John was a son of Count Henry (Heinrich) II "the Rich" of Nassau and Matilda of Guelders (German: Mathilde von Geldern). From 1262 to 1265, he was the archdeacon of Condroz.
After the death of Bishop Henry I van Vianden (Dutch: Hendrik I van Vianden) in 1267, the cathedral chapter of the Diocese of Utrecht elected John (primarily because of his military skills) as his successor. They were influenced in this decision by John's maternal relatives: his cousin Count Otto II of Guelders and Floris V, Count of Holland. But Pope Clement IV, at the instigation of the Archbishop of Cologne, Engelbert II of Falkenstein (1261–1274), did not agree with this choice. John was therefore never consecrated as bishop and he remained Bishop-elect.
He first of all had to deal with marauding gangs of insurgents from the north of the County of Holland and eventually had to flee Utrecht because of them. When he tried to return to Utrecht after the withdrawal of the marauders in 1268, the townspeople refused him entrance, so he had to take his headquarters to Deventer until 1270. Only with the help of Otto II did he succeed again in taking possession of Utrecht. John supported Otto II in his feud with Engelbert II of Cologne.
John of Nassau's administration is considered to be one of the worst in the history of Utrecht, due to his political weakness and poor financial management. In order to finance a lifestyle devoted to sensual pleasures, he pledged the castles of Vreeland and Montfoort. During his reign, Holland's influence on the Diocese increased sharply. In 1274, he faced an uprising of local nobles led by the powerful lords Gijsbrecht IV of Amstel, Zweder of Abcoude, Arnoud of Amstel, and Herman VI of Woerden, who held lands on the Diocese's border with the Countship of Holland (the areas of Amsterdam, Abcoude, IJsselstein, and Woerden). Gijsbrecht and Herman were supported by the craft guilds of Utrecht (who had seized power in the city), the peasants of Kennemerland (Alkmaar and surroundings), Waterland (north of Amsterdam), and Amstelland (Amsterdam and surroundings) and the West Frisians. John received the help of Floris V, but he had to pay heavily for this assistance. In 1277 he pledged the episcopal castle of Horst to his brother-in-law, John I of Cuijk (who had married John’s sister, Jutta of Nassau), who then gave it to Floris. In 1279, he was even forced by Floris to pledge the Diocese's lands held by the rebellious nobles to the Dutch count.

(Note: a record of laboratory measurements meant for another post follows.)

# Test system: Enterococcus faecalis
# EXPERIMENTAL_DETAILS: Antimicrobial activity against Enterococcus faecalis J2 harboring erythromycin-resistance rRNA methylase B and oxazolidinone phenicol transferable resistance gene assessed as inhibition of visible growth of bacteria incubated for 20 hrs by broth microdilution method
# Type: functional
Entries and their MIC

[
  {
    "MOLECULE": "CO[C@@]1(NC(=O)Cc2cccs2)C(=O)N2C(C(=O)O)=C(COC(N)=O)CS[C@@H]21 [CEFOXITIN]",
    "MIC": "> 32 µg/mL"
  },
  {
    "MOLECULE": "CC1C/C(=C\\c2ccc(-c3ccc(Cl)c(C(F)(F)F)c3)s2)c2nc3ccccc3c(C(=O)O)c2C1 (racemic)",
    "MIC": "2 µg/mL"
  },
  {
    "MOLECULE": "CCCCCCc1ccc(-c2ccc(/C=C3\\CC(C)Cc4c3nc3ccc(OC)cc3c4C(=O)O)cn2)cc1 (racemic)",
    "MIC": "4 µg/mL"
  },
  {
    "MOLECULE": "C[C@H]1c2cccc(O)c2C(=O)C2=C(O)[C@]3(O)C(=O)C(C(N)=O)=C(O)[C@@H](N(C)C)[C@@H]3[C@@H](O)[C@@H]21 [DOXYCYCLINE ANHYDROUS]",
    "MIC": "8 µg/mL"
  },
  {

In 1281, confiscated money that had been raised in his diocese on the income of its properties since 1276 to finance a crusade. This prompted the archbishop of Cologne, Siegfried II of Westerburg (1274–1297), to excommunicate both him and Floris V. Floris, through appeals to the Pope, was eventually able to have the ban lifted.
In 1283–1284 John, with the help of the IJssel Hanseatic League cities of Doesburg, Zutphen, Deventer, Hattem, and Zwolle), tried unsuccessfully to free the diocese from the control of Holland.
In 1288, John took various measures to secure finances for the construction of the Utrecht Cathedral. For this reason he is regarded as its founder.
John of Nassau was dismissed by the cathedral chapter in 1288 and, in December 1290, was replaced by Pope Nicholas IV. He settled in Deventer, where he died on July 13, 1309. He was buried there in the Lebuïnuskerk (Church of St. Lebuinus).
Read more about this topic: John I, Bishop-Elect Of Utrecht
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